Dwolla is an e-commerce business allowing payments and money transfers to be made through the Internet.
A Dwolla account can be funded with electronic debits from a bank account or by receiving a money transfer from another Dwolla member. Funds in a Dwolla account can be withdrawn to a bank account or by sending a money transfer to another Dwolla member.
Dwolla Corp, located in Des Moines, Iowa, is registered as a money transmitter in Iowa and provides accounts only to those who bank in the United States.
The fee for transferring money to another Dwolla member is a fixed $0.25 per transaction. The sender can choose to pay the fee or to have the fee deducted from the amount sent.
Dwolla funds are transferred only to another Dwolla account. Dwolla allows a pending payment notice to be sent through Facebook and Twitter to notify a recipient who may or may not already be a Dwolla member, however for the recipient to claim the funds, the recipient must establish an account on Dwolla.
When available funds are transferred from one Dwolla account to another, the recipient has access to the funds immediately.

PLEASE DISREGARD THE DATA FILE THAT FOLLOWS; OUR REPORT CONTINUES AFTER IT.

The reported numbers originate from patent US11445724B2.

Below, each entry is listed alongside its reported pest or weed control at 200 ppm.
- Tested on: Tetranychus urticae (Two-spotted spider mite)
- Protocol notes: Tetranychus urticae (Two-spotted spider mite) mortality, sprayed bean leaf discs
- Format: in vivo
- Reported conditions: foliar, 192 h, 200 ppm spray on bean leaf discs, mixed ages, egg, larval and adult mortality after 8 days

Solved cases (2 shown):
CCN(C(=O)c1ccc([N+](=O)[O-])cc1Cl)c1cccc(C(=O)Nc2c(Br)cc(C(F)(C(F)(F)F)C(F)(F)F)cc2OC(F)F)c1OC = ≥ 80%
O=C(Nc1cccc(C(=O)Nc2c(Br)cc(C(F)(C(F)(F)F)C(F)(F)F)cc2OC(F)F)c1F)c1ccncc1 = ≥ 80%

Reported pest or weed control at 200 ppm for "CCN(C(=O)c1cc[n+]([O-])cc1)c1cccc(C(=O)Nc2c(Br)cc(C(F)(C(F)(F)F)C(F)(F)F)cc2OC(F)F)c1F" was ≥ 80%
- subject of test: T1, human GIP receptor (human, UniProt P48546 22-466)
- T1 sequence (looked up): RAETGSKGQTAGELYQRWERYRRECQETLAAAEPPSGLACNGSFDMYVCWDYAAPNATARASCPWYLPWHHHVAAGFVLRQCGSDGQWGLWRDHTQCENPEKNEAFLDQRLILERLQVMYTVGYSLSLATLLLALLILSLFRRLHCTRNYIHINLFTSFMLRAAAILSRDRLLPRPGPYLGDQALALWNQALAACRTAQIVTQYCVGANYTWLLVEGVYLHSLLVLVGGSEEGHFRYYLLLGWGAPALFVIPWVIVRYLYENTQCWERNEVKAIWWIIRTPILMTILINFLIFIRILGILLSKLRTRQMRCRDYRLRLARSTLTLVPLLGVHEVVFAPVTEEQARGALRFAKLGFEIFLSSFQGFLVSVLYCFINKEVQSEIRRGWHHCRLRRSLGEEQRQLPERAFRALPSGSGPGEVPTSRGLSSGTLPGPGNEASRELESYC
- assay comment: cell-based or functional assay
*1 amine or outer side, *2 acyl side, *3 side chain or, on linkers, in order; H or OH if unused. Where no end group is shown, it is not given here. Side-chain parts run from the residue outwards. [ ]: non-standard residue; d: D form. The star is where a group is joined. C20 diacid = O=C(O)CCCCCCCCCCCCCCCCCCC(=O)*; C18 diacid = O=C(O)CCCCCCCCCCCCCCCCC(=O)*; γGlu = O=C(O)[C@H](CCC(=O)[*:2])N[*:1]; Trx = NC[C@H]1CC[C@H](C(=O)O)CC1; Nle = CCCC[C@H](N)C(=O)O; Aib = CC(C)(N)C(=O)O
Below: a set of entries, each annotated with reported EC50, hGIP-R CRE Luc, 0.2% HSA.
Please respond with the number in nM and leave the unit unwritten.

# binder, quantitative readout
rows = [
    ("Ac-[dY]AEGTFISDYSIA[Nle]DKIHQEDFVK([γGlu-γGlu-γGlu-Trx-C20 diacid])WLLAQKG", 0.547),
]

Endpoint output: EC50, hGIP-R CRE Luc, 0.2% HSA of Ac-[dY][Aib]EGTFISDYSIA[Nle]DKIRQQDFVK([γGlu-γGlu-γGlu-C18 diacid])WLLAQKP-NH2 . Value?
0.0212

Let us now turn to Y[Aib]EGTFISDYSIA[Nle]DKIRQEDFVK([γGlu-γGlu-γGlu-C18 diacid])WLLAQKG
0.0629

The process of adding funds can take from two to five business days. This is because Dwolla uses the Federal Reserve's ACH network which incurs these delays.
If transfer is made where funds must first be drawn from the sender's bank account, the transaction status will show as pending until the underlying funding transaction has completed.
Withdrawing funds from Dwolla to a bank account could complete the next business day however waiting two to three business days before the transaction completes is possible as well.
Dwolla has introduced a hybrid ACH service which eliminates the delay however only a very limited number of banks are using that service as of May, 2011.
For personal accounts there is a $5,000 per-transaction limit. Business accounts have a $10,000 per-transaction limit.
A Dwolla Hub is an optional service that assists in requesting a payment. Once enabled, the account holder can request money from anyone simply by providing the address to the account holder's hub page. For example, the founder of Dwolla has his own hub page.
ACH fraud can occur (e.g., stolen account used to make payments, account holder falsely disputes a transaction they had authorized, etc.) so there is the risk of ACH chargebacks. In some circumstances, an ACH chargeback can occur within 180 days of the transaction. No payment cards (neither credit card nor debit card) are used to fund Dwolla accounts, thus the relatively common payment card chargeback is not a factor for Dwolla transactions.
In July of 2011, Dwolla changed their terms of services to include:
- "The receiving party of a transaction may be subject to chargebacks occurring within the account if claims are made by the sending party or by the financial institution. In the event fraud occurs, funds may be reversed and arbitration will begin with both parties."